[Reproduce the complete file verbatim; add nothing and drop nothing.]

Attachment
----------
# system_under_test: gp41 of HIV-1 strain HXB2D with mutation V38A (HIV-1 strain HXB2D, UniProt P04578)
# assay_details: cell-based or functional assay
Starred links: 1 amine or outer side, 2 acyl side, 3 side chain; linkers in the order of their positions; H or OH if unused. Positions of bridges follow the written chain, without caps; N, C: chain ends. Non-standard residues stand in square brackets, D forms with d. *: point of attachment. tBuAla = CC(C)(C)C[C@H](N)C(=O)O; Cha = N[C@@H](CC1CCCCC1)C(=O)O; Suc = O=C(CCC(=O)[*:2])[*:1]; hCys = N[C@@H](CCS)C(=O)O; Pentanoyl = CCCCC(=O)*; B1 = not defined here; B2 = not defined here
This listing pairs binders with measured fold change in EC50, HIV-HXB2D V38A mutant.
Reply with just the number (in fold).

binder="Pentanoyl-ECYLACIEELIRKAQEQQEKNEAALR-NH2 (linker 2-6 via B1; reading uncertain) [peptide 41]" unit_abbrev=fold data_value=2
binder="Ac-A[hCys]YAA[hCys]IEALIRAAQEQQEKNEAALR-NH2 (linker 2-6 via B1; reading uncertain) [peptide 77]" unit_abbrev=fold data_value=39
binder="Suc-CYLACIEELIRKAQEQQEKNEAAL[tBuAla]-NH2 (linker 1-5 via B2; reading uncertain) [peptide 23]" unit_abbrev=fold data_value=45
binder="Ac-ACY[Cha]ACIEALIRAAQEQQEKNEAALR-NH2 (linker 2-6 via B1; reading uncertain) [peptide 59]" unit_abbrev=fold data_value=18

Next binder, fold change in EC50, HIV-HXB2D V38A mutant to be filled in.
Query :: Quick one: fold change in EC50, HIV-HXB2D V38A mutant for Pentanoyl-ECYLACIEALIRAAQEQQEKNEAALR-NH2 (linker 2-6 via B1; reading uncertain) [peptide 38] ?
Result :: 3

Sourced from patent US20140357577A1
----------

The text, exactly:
# system_under_test: gp41 of HIV-1 strain HXB2D with mutation V38A (HIV-1 strain HXB2D, UniProt P04578)
# assay_details: cell-based or functional assay
Starred links: 1 amine or outer side, 2 acyl side, 3 side chain; linkers in the order of their positions; H or OH if unused. Positions of bridges follow the written chain, without caps; N, C: chain ends. Non-standard residues stand in square brackets, D forms with d. *: point of attachment. tBuAla = CC(C)(C)C[C@H](N)C(=O)O; Cha = N[C@@H](CC1CCCCC1)C(=O)O; Suc = O=C(CCC(=O)[*:2])[*:1]; hCys = N[C@@H](CCS)C(=O)O; Pentanoyl = CCCCC(=O)*; B1 = not defined here; B2 = not defined here
This listing pairs binders with measured fold change in EC50, HIV-HXB2D V38A mutant.
Reply with just the number (in fold).

binder="Pentanoyl-ECYLACIEELIRKAQEQQEKNEAALR-NH2 (linker 2-6 via B1; reading uncertain) [peptide 41]" unit_abbrev=fold data_value=2
binder="Ac-A[hCys]YAA[hCys]IEALIRAAQEQQEKNEAALR-NH2 (linker 2-6 via B1; reading uncertain) [peptide 77]" unit_abbrev=fold data_value=39
binder="Suc-CYLACIEELIRKAQEQQEKNEAAL[tBuAla]-NH2 (linker 1-5 via B2; reading uncertain) [peptide 23]" unit_abbrev=fold data_value=45
binder="Ac-ACY[Cha]ACIEALIRAAQEQQEKNEAALR-NH2 (linker 2-6 via B1; reading uncertain) [peptide 59]" unit_abbrev=fold data_value=18

Next binder, fold change in EC50, HIV-HXB2D V38A mutant to be filled in.
Query :: Quick one: fold change in EC50, HIV-HXB2D V38A mutant for Pentanoyl-ECYLACIEALIRAAQEQQEKNEAALR-NH2 (linker 2-6 via B1; reading uncertain) [peptide 38] ?
Result :: 3

Sourced from patent US20140357577A1